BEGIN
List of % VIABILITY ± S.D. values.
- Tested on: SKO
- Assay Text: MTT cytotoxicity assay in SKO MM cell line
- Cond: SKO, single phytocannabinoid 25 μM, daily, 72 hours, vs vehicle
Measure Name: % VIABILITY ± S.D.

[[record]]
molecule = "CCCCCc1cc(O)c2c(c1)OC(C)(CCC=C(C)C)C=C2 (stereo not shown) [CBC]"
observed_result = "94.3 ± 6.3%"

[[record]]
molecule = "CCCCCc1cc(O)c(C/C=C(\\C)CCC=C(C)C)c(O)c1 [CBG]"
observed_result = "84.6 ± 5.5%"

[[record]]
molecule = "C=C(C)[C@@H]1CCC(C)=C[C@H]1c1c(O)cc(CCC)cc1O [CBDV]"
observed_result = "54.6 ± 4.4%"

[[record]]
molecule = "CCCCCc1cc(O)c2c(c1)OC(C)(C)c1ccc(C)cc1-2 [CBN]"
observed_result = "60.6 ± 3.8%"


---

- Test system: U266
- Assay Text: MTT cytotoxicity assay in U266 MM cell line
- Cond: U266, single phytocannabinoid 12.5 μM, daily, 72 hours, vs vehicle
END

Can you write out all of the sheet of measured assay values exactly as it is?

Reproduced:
List of % VIABILITY ± S.D. values.
- Tested on: SKO
- Assay Text: MTT cytotoxicity assay in SKO MM cell line
- Cond: SKO, single phytocannabinoid 25 μM, daily, 72 hours, vs vehicle
Measure Name: % VIABILITY ± S.D.

[[record]]
molecule = "CCCCCc1cc(O)c2c(c1)OC(C)(CCC=C(C)C)C=C2 (stereo not shown) [CBC]"
observed_result = "94.3 ± 6.3%"

[[record]]
molecule = "CCCCCc1cc(O)c(C/C=C(\\C)CCC=C(C)C)c(O)c1 [CBG]"
observed_result = "84.6 ± 5.5%"

[[record]]
molecule = "C=C(C)[C@@H]1CCC(C)=C[C@H]1c1c(O)cc(CCC)cc1O [CBDV]"
observed_result = "54.6 ± 4.4%"

[[record]]
molecule = "CCCCCc1cc(O)c2c(c1)OC(C)(C)c1ccc(C)cc1-2 [CBN]"
observed_result = "60.6 ± 3.8%"


---

- Test system: U266
- Assay Text: MTT cytotoxicity assay in U266 MM cell line
- Cond: U266, single phytocannabinoid 12.5 μM, daily, 72 hours, vs vehicle